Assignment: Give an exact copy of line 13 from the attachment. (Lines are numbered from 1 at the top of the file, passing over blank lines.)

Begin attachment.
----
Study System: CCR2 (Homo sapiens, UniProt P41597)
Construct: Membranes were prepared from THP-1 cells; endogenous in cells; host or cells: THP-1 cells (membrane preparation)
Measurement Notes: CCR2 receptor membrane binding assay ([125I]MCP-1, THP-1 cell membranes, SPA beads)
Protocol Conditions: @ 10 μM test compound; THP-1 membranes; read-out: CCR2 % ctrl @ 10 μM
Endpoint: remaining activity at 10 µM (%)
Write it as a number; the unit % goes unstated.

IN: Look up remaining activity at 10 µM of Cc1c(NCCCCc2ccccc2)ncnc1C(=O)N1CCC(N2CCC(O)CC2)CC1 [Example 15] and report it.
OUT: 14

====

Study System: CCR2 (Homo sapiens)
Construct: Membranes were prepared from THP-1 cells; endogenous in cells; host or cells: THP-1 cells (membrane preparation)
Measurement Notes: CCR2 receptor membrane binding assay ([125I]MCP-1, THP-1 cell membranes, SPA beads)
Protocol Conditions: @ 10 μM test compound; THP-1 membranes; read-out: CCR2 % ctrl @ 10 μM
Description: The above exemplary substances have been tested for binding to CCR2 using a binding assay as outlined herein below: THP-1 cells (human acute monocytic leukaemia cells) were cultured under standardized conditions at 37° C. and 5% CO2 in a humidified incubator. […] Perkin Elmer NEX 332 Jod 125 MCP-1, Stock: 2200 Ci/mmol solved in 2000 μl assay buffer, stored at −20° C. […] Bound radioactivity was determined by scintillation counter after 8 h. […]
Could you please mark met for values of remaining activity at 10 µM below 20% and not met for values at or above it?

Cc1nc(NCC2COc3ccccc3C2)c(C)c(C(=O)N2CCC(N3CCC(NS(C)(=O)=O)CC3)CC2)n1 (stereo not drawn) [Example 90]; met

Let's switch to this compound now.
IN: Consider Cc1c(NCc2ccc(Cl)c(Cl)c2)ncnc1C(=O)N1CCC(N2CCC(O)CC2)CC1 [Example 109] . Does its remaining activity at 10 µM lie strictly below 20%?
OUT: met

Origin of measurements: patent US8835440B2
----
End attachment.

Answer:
Protocol Conditions: @ 10 μM test compound; THP-1 membranes; read-out: CCR2 % ctrl @ 10 μM